When women talk about instances of misogyny, their experiences of rape, sexual assault and harassment, the “not all men” should be implicit. Obviously not all men rape, assault, grope or harrass women – do we really have to say it every single time? Seriously? Because the fact is, although the men who abuse women are the minority, they are the ones under discussion. Not the good guys. And if we have to qualify every single discussion of misogyny and abuse with “Not all men” for fear of offending someone, then the discussion may well stall and be stifled. And it’s a discussion that needs to be had by everyone, whatever their gender.

Some men find it hard not to feel personally insulted when “men as a class” are being discussed. I get that, I really do. I sometimes feel the same when I see discussions among the trans* community about how they’re treated by cis people, or discussions by people of colour about their experiences at the hands of white people. But do you know what? It’s a group of people relating their experiences at the hands of the dominant group as a class. It’s not an attack on me personally. Similarly when we’re discussing misogyny, abuse and male violence against women, it’s not an attack on any of the good guys either. So please stop yelling “Not all men!'” and join in the conversation instead.

Move the misery magazines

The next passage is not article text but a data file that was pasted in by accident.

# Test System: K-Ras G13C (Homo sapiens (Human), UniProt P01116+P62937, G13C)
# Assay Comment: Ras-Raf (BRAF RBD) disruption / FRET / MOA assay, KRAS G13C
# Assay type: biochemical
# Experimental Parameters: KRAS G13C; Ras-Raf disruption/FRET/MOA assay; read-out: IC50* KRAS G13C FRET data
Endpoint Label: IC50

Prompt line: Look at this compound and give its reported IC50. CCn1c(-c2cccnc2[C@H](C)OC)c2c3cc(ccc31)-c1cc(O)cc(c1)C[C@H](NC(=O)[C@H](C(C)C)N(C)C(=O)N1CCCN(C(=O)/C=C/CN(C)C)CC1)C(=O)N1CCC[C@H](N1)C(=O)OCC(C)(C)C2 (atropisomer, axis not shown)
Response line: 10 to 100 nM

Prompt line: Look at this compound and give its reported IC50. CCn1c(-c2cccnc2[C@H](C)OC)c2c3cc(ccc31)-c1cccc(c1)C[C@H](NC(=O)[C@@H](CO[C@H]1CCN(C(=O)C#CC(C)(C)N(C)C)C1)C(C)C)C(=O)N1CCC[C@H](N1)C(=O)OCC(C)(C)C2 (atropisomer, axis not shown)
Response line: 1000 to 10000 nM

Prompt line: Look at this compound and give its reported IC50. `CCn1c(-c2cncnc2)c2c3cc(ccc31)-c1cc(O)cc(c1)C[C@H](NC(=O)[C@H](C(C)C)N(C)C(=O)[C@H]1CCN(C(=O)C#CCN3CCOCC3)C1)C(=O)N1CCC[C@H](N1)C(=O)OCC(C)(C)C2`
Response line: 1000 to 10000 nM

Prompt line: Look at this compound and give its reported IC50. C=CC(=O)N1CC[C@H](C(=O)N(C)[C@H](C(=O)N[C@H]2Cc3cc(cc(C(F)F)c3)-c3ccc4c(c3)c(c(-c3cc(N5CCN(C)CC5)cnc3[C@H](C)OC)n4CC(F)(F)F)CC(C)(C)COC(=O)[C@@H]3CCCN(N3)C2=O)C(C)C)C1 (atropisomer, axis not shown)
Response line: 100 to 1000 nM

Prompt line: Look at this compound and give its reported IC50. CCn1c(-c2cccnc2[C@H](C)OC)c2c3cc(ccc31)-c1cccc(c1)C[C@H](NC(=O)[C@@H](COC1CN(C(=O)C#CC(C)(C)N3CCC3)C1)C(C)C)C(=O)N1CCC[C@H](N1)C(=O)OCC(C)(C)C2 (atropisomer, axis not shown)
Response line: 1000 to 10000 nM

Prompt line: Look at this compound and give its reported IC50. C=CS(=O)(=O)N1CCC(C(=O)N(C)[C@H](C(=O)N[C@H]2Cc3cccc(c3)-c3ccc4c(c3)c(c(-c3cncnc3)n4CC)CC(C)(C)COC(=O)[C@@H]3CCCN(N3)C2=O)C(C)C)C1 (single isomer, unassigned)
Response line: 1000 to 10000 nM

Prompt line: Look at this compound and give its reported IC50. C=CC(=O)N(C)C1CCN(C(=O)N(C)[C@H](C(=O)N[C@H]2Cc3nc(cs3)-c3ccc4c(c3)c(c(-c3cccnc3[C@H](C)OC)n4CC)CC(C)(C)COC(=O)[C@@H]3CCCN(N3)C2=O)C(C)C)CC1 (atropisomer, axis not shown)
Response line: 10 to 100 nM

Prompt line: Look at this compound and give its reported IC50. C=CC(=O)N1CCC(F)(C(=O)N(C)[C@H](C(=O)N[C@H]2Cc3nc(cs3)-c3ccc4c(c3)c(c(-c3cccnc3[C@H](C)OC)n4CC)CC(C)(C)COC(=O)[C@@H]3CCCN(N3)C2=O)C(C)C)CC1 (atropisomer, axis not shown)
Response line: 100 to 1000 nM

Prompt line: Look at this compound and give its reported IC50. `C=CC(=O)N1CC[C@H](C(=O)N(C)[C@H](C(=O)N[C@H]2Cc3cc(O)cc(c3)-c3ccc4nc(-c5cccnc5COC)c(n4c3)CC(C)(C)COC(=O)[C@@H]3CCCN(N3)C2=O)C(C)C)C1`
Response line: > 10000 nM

Taking my 4 year old daughter shopping has become a bit of a minefield lately. Not because she doesn’t behave; she’s always good and enjoys helping to choose what we’re going to eat that week. It’s not because she pesters for things either (although sometimes she does, of course – she’s 4!). No, it’s because of magazines like this:

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And this:

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Although she’s not yet 5, my daughter is an exceptionally fluent reader and these magazines are almost always placed at child height in supermarkets. Not just in the magazine section either but also at tills. Is this appropriate? No. I don’t think any reasonable person would consider that this kind of trash magazine should be placed where children can see them, yet in some shops not only are they at child height but they’re right next to the comics. Soft porn magazines like Nuts, Zoo, FHM and their ilk have been covered in shops for a while now, so why not magazines that gleefully publish misery porn?

Here are some more examples from the last couple of days:

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Are these really the messages that our children should be exposed to?

“My toddler, killed as she watched Peppa Pig”
“Drowned in the bath by his killer gran”
“My brother raped me but I still love him”
“Paedo uncle abused me: little girls always lie”
“Burnt at the stake by jealous mum-in-law”
“I threw my baby out the window”
“Forced to kill my dad”
“Rapist lover snatched my sick baby”

Don’t these headlines just sicken you? It’s a constant barrage of misery and pain. Personally I find these magazines extremely distasteful and repulsive. But to a child they’re just utterly bewildering, with concepts that they’ve never heard of (“Mummy, what does rape mean?”) or shouldn’t have to consider (“Mummy, was the toddler killed because she was naughty?”). I don’t want my children to know about these things until they’re considerably older. To be completely honest, I really don’t understand why anyone would want to read these magazines. But there seem to be more and more of them these days, so presumably a large swathe of the population finds them simply delightful. Each to their own, I suppose. Whatever your opinion on these publications though, I doubt that there are many who would disagree that it’s wrong for children to be exposed to these horrific headlines.